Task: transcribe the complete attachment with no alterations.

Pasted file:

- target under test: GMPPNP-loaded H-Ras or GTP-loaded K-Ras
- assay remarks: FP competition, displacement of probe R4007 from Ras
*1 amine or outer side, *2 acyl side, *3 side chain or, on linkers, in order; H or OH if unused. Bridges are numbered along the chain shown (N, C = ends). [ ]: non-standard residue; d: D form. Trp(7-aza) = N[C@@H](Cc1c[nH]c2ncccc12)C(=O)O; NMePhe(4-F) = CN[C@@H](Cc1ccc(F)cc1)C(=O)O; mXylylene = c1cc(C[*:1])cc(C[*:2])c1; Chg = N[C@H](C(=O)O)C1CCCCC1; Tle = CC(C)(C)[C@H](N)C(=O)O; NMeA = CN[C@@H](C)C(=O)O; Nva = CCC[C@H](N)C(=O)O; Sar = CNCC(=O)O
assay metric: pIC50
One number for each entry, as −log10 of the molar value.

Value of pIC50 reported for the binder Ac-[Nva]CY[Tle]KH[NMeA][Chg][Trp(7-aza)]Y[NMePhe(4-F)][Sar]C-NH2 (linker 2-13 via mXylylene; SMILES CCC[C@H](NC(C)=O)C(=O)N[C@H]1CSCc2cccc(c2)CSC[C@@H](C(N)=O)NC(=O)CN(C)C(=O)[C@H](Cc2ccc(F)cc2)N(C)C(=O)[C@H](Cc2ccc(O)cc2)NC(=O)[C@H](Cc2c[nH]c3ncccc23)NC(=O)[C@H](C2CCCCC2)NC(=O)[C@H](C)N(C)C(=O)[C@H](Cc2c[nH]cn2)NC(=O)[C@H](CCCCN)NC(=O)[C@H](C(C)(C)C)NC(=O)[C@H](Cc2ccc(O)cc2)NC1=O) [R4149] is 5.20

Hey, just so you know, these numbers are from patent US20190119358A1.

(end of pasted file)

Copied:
- target under test: GMPPNP-loaded H-Ras or GTP-loaded K-Ras
- assay remarks: FP competition, displacement of probe R4007 from Ras
*1 amine or outer side, *2 acyl side, *3 side chain or, on linkers, in order; H or OH if unused. Bridges are numbered along the chain shown (N, C = ends). [ ]: non-standard residue; d: D form. Trp(7-aza) = N[C@@H](Cc1c[nH]c2ncccc12)C(=O)O; NMePhe(4-F) = CN[C@@H](Cc1ccc(F)cc1)C(=O)O; mXylylene = c1cc(C[*:1])cc(C[*:2])c1; Chg = N[C@H](C(=O)O)C1CCCCC1; Tle = CC(C)(C)[C@H](N)C(=O)O; NMeA = CN[C@@H](C)C(=O)O; Nva = CCC[C@H](N)C(=O)O; Sar = CNCC(=O)O
assay metric: pIC50
One number for each entry, as −log10 of the molar value.

Value of pIC50 reported for the binder Ac-[Nva]CY[Tle]KH[NMeA][Chg][Trp(7-aza)]Y[NMePhe(4-F)][Sar]C-NH2 (linker 2-13 via mXylylene; SMILES CCC[C@H](NC(C)=O)C(=O)N[C@H]1CSCc2cccc(c2)CSC[C@@H](C(N)=O)NC(=O)CN(C)C(=O)[C@H](Cc2ccc(F)cc2)N(C)C(=O)[C@H](Cc2ccc(O)cc2)NC(=O)[C@H](Cc2c[nH]c3ncccc23)NC(=O)[C@H](C2CCCCC2)NC(=O)[C@H](C)N(C)C(=O)[C@H](Cc2c[nH]cn2)NC(=O)[C@H](CCCCN)NC(=O)[C@H](C(C)(C)C)NC(=O)[C@H](Cc2ccc(O)cc2)NC1=O) [R4149] is 5.20

Hey, just so you know, these numbers are from patent US20190119358A1.